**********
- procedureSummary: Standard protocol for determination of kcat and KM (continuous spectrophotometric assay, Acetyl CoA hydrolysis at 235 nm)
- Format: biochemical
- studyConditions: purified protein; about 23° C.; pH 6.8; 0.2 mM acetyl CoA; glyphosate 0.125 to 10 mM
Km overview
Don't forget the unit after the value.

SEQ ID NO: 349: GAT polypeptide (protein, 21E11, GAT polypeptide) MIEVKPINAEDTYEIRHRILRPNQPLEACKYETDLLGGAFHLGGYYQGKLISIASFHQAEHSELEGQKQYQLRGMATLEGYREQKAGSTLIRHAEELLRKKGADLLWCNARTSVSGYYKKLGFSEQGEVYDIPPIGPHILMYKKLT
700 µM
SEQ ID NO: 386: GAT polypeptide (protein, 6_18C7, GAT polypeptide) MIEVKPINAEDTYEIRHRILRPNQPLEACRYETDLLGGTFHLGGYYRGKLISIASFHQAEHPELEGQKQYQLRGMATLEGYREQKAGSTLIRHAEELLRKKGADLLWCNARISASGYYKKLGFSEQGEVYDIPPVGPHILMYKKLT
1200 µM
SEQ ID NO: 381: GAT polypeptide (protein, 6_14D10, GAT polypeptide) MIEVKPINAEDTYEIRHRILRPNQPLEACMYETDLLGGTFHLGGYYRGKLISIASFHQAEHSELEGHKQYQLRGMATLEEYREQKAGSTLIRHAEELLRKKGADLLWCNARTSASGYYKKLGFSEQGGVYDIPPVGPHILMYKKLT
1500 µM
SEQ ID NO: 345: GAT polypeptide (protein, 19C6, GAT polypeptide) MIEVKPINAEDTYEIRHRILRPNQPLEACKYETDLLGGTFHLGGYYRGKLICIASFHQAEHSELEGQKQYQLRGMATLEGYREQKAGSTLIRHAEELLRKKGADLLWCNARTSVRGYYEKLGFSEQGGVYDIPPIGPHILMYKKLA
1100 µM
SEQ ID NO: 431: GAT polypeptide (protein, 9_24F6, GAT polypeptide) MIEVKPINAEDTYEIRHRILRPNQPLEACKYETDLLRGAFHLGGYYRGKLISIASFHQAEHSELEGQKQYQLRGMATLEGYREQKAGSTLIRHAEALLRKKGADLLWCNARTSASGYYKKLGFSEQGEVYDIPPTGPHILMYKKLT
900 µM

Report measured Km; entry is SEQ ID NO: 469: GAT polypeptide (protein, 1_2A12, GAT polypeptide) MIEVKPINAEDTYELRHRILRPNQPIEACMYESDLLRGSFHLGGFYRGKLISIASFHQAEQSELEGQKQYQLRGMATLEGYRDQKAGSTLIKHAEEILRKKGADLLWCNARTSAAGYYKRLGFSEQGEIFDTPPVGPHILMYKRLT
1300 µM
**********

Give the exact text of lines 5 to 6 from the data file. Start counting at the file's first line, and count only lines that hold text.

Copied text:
Don't forget the unit after the value.

SEQ ID NO: 349: GAT polypeptide (protein, 21E11, GAT polypeptide) MIEVKPINAEDTYEIRHRILRPNQPLEACKYETDLLGGAFHLGGYYQGKLISIASFHQAEHSELEGQKQYQLRGMATLEGYREQKAGSTLIRHAEELLRKKGADLLWCNARTSVSGYYKKLGFSEQGEVYDIPPIGPHILMYKKLT